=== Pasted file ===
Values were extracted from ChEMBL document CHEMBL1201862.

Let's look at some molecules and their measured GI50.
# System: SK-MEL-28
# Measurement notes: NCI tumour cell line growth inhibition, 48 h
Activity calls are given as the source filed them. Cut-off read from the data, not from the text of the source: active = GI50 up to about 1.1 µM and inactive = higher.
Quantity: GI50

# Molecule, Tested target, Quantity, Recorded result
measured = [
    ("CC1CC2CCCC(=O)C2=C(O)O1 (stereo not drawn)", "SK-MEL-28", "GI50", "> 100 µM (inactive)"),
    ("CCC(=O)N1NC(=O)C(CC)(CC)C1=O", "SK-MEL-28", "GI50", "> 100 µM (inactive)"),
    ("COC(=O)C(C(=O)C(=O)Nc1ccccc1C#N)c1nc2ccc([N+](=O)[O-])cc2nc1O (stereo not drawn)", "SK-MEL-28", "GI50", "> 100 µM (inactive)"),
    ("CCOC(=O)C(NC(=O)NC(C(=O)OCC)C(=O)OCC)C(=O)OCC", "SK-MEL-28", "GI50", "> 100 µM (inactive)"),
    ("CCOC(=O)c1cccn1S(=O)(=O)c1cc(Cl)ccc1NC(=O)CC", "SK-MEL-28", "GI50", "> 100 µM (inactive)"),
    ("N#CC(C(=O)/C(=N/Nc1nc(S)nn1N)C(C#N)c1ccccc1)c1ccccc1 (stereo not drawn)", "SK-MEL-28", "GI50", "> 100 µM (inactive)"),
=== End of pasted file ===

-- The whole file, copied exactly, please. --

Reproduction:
Values were extracted from ChEMBL document CHEMBL1201862.

Let's look at some molecules and their measured GI50.
# System: SK-MEL-28
# Measurement notes: NCI tumour cell line growth inhibition, 48 h
Activity calls are given as the source filed them. Cut-off read from the data, not from the text of the source: active = GI50 up to about 1.1 µM and inactive = higher.
Quantity: GI50

# Molecule, Tested target, Quantity, Recorded result
measured = [
    ("CC1CC2CCCC(=O)C2=C(O)O1 (stereo not drawn)", "SK-MEL-28", "GI50", "> 100 µM (inactive)"),
    ("CCC(=O)N1NC(=O)C(CC)(CC)C1=O", "SK-MEL-28", "GI50", "> 100 µM (inactive)"),
    ("COC(=O)C(C(=O)C(=O)Nc1ccccc1C#N)c1nc2ccc([N+](=O)[O-])cc2nc1O (stereo not drawn)", "SK-MEL-28", "GI50", "> 100 µM (inactive)"),
    ("CCOC(=O)C(NC(=O)NC(C(=O)OCC)C(=O)OCC)C(=O)OCC", "SK-MEL-28", "GI50", "> 100 µM (inactive)"),
    ("CCOC(=O)c1cccn1S(=O)(=O)c1cc(Cl)ccc1NC(=O)CC", "SK-MEL-28", "GI50", "> 100 µM (inactive)"),
    ("N#CC(C(=O)/C(=N/Nc1nc(S)nn1N)C(C#N)c1ccccc1)c1ccccc1 (stereo not drawn)", "SK-MEL-28", "GI50", "> 100 µM (inactive)"),